A duo in their mid-20s managed to buy a house in East London worth £450,000 without any help from their families or a help-to-buy scheme.
Olamide Soyemi, known as Ola, and Cullen Farleigh, both 26, explained how they were able to earn enough money to buy the house by freelancing and saving money, which made them eligible for a substantial bank loan.
In a video posted to TikTok, the pair said they were able to secure a loan of £500,000 from the bank after establishing themselves as contractors.
READ MORE: Friends renovating home go TikTok viral after uncovering asbestos and falling through the kitchen floor
“Five years ago when we left uni we didn’t have any savings because we took a wild trip to Thailand,” Ola says in the video.
Cullen, from South London, continues: “We’re a creative team and for the first three years after Uni our salaries were £24k each.”
(Image: Bricks and Disorder)
Ola, who is originally from Devon, suggests it would have taken a decade of saving to afford a London property through saving alone, but things were complicated even further when they both lost their jobs during the pandemic.
Cullen and Ola, who both work in content creation and advertising, began working on their portfolio while earning money through freelancing, which Cullen says “practically doubled” their money.
“We were saving chunks through our tax-efficient limited companies, so we debated joining forces to buy an investment property,” said Ola.
Since both Ola and Cullen had worked freelance for six months and had six more months of future work planned, they were classified as contractors. This meant they were eligible for a £500,000 loan from the bank.
“Banks trust consistency,” explains Ola. “So they lent us 4.5 times our joint earnings, which came to £500k.”
Despite the hefty price tag, the East London property was run down and in dire need of renovation when Ola and Cullen purchased it in 2020.
For well over a year, the pair, who bonded at Lincoln University over games of Mario Kart, has been transforming the house themselves using tips and tricks from YouTube, becoming TikTok celebrities along the way.
(Image: Bricks and Disorder)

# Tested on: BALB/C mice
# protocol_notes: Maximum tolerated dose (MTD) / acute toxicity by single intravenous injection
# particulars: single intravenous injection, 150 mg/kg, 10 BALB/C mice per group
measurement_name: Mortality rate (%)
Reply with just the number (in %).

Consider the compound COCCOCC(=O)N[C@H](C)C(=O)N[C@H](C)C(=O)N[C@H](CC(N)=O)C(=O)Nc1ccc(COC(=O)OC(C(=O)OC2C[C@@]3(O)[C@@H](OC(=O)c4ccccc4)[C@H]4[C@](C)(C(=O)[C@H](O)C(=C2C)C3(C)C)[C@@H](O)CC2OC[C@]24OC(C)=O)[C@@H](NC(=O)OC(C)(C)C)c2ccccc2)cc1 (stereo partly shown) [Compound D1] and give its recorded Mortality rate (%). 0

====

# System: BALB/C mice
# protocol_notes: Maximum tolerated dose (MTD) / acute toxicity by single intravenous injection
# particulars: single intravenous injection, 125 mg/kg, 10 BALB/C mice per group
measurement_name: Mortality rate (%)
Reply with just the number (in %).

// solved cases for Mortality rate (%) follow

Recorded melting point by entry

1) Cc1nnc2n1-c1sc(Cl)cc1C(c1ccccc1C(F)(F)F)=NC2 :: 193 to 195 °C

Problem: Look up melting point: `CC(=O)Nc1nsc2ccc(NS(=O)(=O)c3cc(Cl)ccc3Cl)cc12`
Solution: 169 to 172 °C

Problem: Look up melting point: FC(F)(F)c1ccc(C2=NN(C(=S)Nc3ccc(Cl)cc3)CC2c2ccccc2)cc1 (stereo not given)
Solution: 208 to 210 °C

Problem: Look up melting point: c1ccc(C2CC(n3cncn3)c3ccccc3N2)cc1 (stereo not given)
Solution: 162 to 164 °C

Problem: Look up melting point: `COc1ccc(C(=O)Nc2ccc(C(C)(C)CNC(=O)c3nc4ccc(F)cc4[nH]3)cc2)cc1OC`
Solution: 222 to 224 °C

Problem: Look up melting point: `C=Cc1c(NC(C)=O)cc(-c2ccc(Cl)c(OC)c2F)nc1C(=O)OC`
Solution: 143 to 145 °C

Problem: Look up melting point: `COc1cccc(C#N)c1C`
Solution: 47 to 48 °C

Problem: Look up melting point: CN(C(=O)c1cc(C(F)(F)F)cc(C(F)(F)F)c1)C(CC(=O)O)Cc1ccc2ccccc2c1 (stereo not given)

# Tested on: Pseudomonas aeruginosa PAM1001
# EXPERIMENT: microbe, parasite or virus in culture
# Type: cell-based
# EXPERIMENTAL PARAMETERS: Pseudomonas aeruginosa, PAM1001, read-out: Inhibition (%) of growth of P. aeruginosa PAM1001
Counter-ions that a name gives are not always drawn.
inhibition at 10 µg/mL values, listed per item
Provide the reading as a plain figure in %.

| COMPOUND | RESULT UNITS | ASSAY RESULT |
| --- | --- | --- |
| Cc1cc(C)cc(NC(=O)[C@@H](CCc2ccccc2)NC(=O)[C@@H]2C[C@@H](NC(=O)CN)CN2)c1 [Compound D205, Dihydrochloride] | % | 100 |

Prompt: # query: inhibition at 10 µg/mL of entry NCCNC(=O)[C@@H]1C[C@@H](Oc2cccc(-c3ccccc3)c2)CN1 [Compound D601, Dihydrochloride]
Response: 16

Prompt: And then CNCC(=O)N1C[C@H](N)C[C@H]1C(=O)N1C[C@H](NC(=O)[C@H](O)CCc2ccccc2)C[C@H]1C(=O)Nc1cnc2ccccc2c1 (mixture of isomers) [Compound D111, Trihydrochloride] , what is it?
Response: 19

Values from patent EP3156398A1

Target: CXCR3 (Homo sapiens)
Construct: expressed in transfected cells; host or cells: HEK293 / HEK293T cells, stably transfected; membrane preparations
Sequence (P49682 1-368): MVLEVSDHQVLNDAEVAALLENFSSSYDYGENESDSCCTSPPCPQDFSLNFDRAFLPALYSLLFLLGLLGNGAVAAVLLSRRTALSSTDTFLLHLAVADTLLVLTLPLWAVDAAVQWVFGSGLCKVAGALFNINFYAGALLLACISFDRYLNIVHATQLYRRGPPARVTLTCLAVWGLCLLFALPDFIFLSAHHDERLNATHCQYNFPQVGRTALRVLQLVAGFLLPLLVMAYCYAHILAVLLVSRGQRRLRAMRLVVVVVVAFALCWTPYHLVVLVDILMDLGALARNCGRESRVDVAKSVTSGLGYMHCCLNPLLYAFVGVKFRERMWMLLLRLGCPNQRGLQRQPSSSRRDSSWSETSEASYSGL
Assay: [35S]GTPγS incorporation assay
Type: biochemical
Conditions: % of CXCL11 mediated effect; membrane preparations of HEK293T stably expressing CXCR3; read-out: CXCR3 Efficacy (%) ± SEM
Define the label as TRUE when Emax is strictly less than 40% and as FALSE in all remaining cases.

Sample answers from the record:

In an interview with My London the friends recalled discovering asbestos in the walls and dry rot in the kitchen floor, the latter of which was so damaged Cullen fell through it.
As for the walls, Cullen recalled peeling back the wallpaper and watching in horror as the wall behind began to crumble away: “It felt like the wall was going to fall down. It just started wobbling.
“We found asbestos without noticing. I may have ingested some of that.”
Cullen and Ola have been documenting the transformation of the property on TikTok, where they have amassed more than 180,000 followers.
They have both been living in the house while they work to renovate it – and describe waking up “with dust in our eye flaps” while plastering the walls. On several occasions, they slept in a tent inside the house.
MyLondon’s brilliant new newsletter The 12 is packed with news, views, features and opinion from across the city.
Every day we’ll send you a free email at around 12pm with 12 stories to keep you entertained, informed and uplifted. It’s the perfect lunchtime read.
The MyLondon team tells London stories for Londoners. Our 45 journalists cover all the news you need – from City Hall to your local streets.
Never miss a moment by signing up to The 12 newsletter here.
“We had bin bags for doors at one point,” Cullen told My London.
“And the lights would only stay on until 10 o’clock.”
DIY did not come naturally to the pair and they confess to having made many mistakes along the way, but they hope their journey will serve as an inspiration to others.
Ola said: “We just want to show young people all the mistakes along the way and that all of this is achievable if you educate yourselves and if you have the determination to make it happen.
“We want to inspire people to get into property. If two clowns like us can do it with all the unexpected disasters like Covid, then anyone can do it.”
Work on the house is ongoing. Ultimately Cullen and Ola plan to continue living in the house while renting out the spare room to generate some cash.
Though they are often mistaken for a couple, the pair are just friends – and since they share the house they have to trust each other not to fall out and pull out of the project.
Cullen trusts that won’t happen, though: “We trust each other with our money and we’re on the same path.”
Do you want the latest crime, sport, or breaking news in London straight to your inbox? Tailor your needs to suit you